As also shown in FIG. 20, housings are advanced mutually longitudinally, i.e., are mutually translated, as by tightening of bolt 26 through rotation of hex wrench 80, in direction D, giving rise to housing relative movement in direction E along the longitudinal axis of the elongate fibers, effecting tight insertion of embossments 48 and 50 within channels 52 and 54 (FIG. 1) and intimate contact of the fiber termination end faces with the active surfaces of termination devices 14 and 16.
The completely assembled connector (FIG. 21) includes electrical pins 82, connected electrically with the leads of the termination devices and extending outwardly of housing cavity 22b for separable connection with socket contacts of companion electrical connector 84 supported on such as printed circuit board 86 of accessory apparatus 88. As will be appreciated, the optical/electrical interface within the composite connector defined by secured housings 18 and 20 is intended as an effective permanent interface, whereas separability is readily afforded at the electrical interface of pins 82 and the sockets of connector 84.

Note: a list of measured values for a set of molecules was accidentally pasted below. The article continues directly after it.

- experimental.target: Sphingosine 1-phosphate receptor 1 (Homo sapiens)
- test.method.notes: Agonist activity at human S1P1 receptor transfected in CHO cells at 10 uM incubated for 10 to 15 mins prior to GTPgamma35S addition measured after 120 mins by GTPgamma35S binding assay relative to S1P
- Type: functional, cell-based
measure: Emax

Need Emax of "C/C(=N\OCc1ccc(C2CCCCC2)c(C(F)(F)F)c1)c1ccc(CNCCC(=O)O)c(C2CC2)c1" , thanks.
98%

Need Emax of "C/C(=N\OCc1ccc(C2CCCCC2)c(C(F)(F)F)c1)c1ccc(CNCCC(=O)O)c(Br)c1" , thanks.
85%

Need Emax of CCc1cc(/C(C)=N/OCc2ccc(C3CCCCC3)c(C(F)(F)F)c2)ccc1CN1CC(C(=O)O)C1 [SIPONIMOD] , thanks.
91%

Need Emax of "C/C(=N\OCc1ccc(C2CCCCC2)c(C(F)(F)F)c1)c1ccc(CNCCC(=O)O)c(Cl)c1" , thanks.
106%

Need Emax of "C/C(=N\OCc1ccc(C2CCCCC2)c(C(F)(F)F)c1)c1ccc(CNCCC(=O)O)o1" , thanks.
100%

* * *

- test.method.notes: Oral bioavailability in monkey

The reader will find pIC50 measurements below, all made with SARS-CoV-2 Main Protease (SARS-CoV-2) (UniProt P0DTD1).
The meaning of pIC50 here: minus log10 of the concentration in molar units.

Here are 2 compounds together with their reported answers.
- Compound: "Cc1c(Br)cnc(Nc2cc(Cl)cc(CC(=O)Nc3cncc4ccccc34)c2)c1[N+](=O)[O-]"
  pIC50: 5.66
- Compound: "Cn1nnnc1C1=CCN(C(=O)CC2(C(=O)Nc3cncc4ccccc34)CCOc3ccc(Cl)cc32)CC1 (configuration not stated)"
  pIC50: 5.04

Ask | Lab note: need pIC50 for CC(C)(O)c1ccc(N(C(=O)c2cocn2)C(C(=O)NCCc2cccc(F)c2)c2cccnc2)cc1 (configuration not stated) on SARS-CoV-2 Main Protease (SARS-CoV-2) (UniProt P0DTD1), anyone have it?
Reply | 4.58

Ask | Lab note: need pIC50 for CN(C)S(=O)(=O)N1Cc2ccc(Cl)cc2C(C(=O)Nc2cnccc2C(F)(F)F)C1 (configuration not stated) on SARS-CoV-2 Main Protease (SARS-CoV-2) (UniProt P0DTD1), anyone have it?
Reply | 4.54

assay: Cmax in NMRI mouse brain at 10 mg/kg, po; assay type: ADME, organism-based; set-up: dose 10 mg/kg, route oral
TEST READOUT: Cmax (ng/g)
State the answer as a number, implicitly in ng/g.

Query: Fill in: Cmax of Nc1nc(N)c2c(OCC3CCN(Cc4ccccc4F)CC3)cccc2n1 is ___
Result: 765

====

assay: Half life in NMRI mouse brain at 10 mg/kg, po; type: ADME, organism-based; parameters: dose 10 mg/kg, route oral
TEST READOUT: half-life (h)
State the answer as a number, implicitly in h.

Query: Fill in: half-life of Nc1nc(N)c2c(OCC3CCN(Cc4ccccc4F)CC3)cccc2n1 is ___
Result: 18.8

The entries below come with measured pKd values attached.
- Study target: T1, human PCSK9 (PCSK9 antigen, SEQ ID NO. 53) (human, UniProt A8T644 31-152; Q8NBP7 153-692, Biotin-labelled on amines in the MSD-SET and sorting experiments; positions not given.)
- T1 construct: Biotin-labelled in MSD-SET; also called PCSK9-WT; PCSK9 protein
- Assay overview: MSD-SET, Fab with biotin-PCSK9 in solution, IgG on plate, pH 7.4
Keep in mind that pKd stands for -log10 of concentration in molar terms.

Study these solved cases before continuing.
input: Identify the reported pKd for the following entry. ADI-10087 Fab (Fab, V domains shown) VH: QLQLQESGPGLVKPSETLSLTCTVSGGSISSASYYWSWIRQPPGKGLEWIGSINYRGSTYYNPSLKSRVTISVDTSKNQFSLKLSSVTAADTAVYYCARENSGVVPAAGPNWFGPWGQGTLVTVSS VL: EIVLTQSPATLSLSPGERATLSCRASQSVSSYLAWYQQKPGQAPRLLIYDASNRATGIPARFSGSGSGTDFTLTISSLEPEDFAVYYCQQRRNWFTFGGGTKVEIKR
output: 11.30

While it is found to be unnecessary to "polish" or otherwise finish termination end faces provided by such relative movement of housings forming a connector in accordance with the invention, the invention contemplates the provision of index-matching medium on either the fiber end face or the termination device, or both.
Reference is made to the alternative embodiment of the housing of FIG. 11, shown at 20' in FIG. 22. For convenience, parts of housing 20' having correspondence with parts of the FIG. 11 housing above discussed, have corresponding primed reference numerals. Adjacent to channels 52' and 54' are located wells 90 and 92, respectively, for the seating of capsules containing index-matching fluid, one such capsule being shown at 94 in FIG. 24.